TUPELO, Miss. (ABP) – A prominent conservative social activist has accused the Southern Baptist Convention of pandering to gays and illegal immigrants.
Bryan Fischer, radio talk show host and spokesman for the American Family Association, commented in a blog that the recent SBC annual meeting in Phoenix “was not a great week for the Southern Baptist Convention, as one of its leaders appeared to pander to the homosexual lobby and the convention itself pandered to lawbreakers, all in the space of two dizzying days.”
Fischer, whose Focal Point radio program on American Family Radio is broadcast on nearly 200 stations and reaches about 2 million listeners, criticized Southern Baptist Theological Seminary President Albert Mohler for urging convention messengers to “repent” of a “form of homophobia,” without explaining exactly what he meant.
“Evidently, according to Rev. Mohler, if you don’t believe gays are born that way, you’re either a homophobe or right next to it,” Fischer said. “He told the delegates at the SBC that homosexuality is ‘more than a choice,’ and that it apparently borders on something sinful to believe otherwise.”
Fischer said he could see no way to understand the statement except that Mohler was urging Southern Baptists to “accept the bogus claim that homosexuality is innate and that people can be homosexual from birth.”
“Perhaps that’s not what he meant to say,” Fischer acknowledged. “If it wasn’t, then it’s important for him to clarify exactly what he did mean.”
Fischer contrasted Mohler’s statement with comments by SBC President Bryant Wright, who met privately with representatives of several gay-rights organizations during the annual meeting but “did not budge an inch” in their demand for an apology for the convention’s strong message that homosexuality is a sin.
"Obviously, we don't feel that there can be an apology for teaching sexual purity," Wright told the activists.
Fischer said if Mohler’s objective is to get gays to like him or the SBC: “Good luck with that. They will accept nothing less than total abject, surrender, and Rev. Mohler didn’t offer them that. He still calls homosexuality a ‘sin,’ and that will make his position completely unacceptable to the folks he was trying to appease.”
Mohler did find an ally from another blogger who writes for AFA, an influential conservative movement founded in 1977 by minister Donald Wildmon. Elijah Friedeman, writing from the Millennial Perspective, said he could not speak to Southern Baptists, but he knows from what he has seen, read and heard that “a form of homophobia is very present in many conservative churches.”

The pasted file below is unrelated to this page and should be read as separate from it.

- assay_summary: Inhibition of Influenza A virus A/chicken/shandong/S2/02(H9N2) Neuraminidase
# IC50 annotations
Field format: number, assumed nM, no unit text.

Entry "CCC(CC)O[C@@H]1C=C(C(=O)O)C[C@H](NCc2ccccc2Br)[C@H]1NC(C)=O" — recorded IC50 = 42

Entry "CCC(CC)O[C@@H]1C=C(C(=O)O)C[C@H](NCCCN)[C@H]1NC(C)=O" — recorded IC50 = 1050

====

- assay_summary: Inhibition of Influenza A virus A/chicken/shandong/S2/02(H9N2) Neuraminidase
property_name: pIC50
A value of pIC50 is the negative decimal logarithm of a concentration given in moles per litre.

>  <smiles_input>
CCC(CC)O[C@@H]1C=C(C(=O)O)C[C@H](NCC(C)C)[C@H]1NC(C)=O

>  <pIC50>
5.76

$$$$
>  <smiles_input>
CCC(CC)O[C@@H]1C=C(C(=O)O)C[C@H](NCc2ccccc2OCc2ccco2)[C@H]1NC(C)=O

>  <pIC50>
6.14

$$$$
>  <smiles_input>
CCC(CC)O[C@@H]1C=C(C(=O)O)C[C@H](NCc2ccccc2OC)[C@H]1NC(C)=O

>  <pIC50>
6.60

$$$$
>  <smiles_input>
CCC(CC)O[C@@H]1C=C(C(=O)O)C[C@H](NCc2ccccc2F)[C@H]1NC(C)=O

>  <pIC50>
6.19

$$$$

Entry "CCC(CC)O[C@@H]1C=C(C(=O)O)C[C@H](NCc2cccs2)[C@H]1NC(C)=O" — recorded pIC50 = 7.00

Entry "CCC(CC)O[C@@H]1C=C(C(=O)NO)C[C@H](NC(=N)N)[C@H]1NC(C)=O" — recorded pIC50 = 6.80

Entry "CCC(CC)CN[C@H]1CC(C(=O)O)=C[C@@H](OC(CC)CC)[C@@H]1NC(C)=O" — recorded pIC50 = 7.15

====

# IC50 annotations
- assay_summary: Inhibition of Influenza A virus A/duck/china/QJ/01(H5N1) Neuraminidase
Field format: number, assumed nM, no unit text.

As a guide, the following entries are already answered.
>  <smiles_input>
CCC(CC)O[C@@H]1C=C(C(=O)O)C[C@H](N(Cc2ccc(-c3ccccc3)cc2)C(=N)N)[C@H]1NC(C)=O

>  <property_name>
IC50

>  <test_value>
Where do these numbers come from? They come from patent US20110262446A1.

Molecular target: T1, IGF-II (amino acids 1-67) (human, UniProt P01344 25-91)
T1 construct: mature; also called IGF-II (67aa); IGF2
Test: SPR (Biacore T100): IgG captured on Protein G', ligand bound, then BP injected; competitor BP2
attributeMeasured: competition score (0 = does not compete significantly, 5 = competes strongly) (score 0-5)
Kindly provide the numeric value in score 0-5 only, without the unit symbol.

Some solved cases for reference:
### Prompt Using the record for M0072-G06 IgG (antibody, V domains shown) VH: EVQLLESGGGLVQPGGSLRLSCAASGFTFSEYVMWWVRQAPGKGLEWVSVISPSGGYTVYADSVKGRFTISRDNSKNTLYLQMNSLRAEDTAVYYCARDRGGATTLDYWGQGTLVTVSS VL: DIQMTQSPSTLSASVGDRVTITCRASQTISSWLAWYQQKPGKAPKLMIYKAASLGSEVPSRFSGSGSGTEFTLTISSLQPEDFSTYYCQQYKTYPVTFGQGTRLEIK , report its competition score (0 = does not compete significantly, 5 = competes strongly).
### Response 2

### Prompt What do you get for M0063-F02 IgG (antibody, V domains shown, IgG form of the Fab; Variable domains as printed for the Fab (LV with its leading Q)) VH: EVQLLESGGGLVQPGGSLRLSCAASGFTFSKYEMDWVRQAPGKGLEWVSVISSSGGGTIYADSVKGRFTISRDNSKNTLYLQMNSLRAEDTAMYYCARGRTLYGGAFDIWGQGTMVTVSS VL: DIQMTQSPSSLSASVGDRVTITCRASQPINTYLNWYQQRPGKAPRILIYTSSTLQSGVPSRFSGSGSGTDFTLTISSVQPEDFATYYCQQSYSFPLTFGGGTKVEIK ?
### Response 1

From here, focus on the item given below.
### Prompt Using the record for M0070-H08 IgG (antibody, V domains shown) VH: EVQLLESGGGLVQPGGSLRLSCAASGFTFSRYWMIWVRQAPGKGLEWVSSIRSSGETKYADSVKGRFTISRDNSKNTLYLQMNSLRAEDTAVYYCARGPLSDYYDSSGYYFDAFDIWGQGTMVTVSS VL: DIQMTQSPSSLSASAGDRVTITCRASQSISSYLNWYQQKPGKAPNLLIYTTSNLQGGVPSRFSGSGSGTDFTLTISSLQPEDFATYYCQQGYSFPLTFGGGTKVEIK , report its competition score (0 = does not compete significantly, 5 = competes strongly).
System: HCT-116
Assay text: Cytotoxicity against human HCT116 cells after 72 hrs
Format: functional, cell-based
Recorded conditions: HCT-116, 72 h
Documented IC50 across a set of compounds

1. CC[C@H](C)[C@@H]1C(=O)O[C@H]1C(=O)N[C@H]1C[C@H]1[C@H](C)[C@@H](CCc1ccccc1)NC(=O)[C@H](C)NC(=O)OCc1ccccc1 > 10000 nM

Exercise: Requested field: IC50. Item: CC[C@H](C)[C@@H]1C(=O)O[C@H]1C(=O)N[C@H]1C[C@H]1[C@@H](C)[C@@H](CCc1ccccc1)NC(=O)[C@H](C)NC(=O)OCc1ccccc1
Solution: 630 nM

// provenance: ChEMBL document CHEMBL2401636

"For some reason there is an irrational fear of and extreme aversion to homosexuals in a lot of churches,” Friedeman said. “We may not come right out and say that we think homosexuals are nasty creatures, but if you read between the lines, it's pretty easy to pick up on. This is homophobia.”
“Albert Mohler was right about homosexuality not just being a choice,” Friedeman said. “He was right about homosexuality requiring a Savior. He was right about the church being homophobic towards homosexuals. And he was also right about homosexuality being a sin.”
Peter Lumpkins, a Southern Baptist blogger who asked a question from the convention floor that prompted Mohler’s response, said June 20 he was “confused” by the statement. Lumpkins said that based on what Mohler has written in the past objecting to those who accuse anyone opposed to gay marriage of homophobia, he expected to hear that comments attributed to him in a recent newspaper article were either misquoted or taken out of context.
Now that Mohler has owned up to saying Southern Baptists have “lied about the nature of homosexuality” and been guilty of “homophobia,” Lumpkins said, “So far as I am concerned, Dr. Mohler now needs to clarify himself.”
“Indeed Dr. Mohler is obligated to explain how our supposed ‘homophobia’ is different, if different at all, from the charge of ‘homophobia’ about which he himself appears to insist is not a point well-taken when brought by those he deems critics,” Lumpkins said.
Fischer, who began working with the American Family Association as the head of its Idaho affiliate and joined the national headquarters in 2009 as Director of Issue Analysis for Government and Public Policy, also lamented a resolution adopted by SBC messengers endorsing a “path to legal status” for undocumented immigrants.
Fischer said the message was “to reward people who break the law, hardly something a clear-thinking, Bible-centered organization should do.” He said the convention “lamely added” a clause saying the proposal was not “amnesty,” but “they’re not fooling anybody with that.”
“This pandering to the illegal alien lobby was done, according to proponents, to promote ‘evangelism’ among Hispanics,” Fischer said. “Okay, exactly what kind of faith are these Hispanics going to be saved to? A faith that teaches its followers to deliberately break the law and expect to be rewarded as a result? So much for the ‘wages of sin is death.’ It will, of course, be much easier to believe the new SBC gospel, ‘the wages of sin are citizenship, food stamps, welfare and subsidized housing’ but then what kind of disciples will such converts make?”